Another archetype often present in dramas is the teacher or guide, who helps the protagonist understand what he or she is facing and how to deal with it — but can't assist with the action needed to solve it all, nor with the courage the protagonist has to muster. The drama may also include someone who tried to solve the problem the protagonist is facing, or one essentially similar, but failed. In dramaturgy, this archetype is called the shadow. Another is the contrast, someone who flat out refuses to take on the challenge, and suffers the consequences.
In addition there can be a supportive friend, who is quite unable to deal with the problem at hand but consoles the protagonist in moments of extreme duress. A mother can have that role as well. There may also be a father figure, who demands of the protagonist to overcome his or her weakness, but not as actively as the antagonist does — unless the father is the actual antagonist. There is often a comic relief, sort of a jester appearing now and then, when the tension of the drama gets unbearable even for the audience. And so on.
What I intend with the above is to show that the idea of archetypes matches the function of the characters in a drama.
The reason may be very simple: For dramas to attract our attention, they need to relate to how we relate to life. In one way or other, we must perceive them as relevant to life as we experience it. So, we tend to look at life as some kind of drama, a story with a beginning, a middle, and an end, where the people we meet seem to behave like characters in a story, with their given roles. The structure of the drama is how we actually perceive life, and the archetypes show the patterns of how we relate to the people around us.
Whether that's true or not about reality is a completely different discussion. But it's how we relate to it, thereby more or less making it so.
We have a tendency to put people around us into categories and expect them to behave accordingly. In the complexity of social relations, all participants continuously strive to function optimally in any group. We tend to comply by living the role to which we are cast in the minds of those who surround us.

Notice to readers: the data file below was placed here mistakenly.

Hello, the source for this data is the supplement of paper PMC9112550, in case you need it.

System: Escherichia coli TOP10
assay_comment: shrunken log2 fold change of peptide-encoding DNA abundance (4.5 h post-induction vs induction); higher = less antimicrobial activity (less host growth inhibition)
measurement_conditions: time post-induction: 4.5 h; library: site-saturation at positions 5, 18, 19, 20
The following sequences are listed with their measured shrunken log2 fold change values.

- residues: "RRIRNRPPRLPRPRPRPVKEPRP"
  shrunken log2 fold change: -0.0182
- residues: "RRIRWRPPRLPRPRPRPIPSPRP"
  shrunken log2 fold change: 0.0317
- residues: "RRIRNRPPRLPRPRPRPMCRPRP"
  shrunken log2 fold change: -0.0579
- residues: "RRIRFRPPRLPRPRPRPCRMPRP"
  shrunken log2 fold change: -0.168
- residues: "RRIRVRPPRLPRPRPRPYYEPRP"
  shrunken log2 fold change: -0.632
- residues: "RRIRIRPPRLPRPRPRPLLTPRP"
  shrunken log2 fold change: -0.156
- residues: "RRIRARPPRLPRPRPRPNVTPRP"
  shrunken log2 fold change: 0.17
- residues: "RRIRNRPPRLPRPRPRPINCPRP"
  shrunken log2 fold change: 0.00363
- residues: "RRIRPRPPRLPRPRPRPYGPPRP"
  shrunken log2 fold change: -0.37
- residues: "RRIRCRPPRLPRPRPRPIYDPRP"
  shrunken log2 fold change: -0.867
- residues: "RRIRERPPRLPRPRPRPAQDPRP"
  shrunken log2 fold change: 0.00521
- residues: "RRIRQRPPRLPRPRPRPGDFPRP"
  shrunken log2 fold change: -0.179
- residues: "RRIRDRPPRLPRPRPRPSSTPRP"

We may try to decide what role to play, but it's not sure we succeed. A lot of social conflicts stem from this — the collision between the roles we want to play and the ones others prefer to cast for us.
What comes to mind, of course, is what Shakespeare had one of his characters say (As You Like It, Act II Scene VII):
"All the world's a stage, and all the men and women merely players."
Astrological ArchetypesAlthough Jung stated that there is a fixed number of archetypes, he never made a list or even mentioned the number. He certainly imagined more than twelve. Still, the twelve signs of the Zodiac can fruitfully be seen as a system of archetypes, making a complete world of sorts — let's say the cast of characters needed to make a play that represents human life kind of completely.
The twelve Zodiac figures. Illustration from a 1482 edition of Poeticon Astronomicon, attributed to Hyginus.
Of course, the complete horoscope chart consists of more than the twelve Zodiac signs. There are also the planets, the astrological Houses, and the aspects. The Houses are environments, different settings of life — such as work, home, et cetera. They may carry symbolic values, but they hardly qualify as archetypes. Nor do the aspects, which are angles between the planets carrying meanings about the nature of the relations between these active powers. But the planets, shouldn't they be regarded as archetypes — maybe even more so than the Zodiac signs?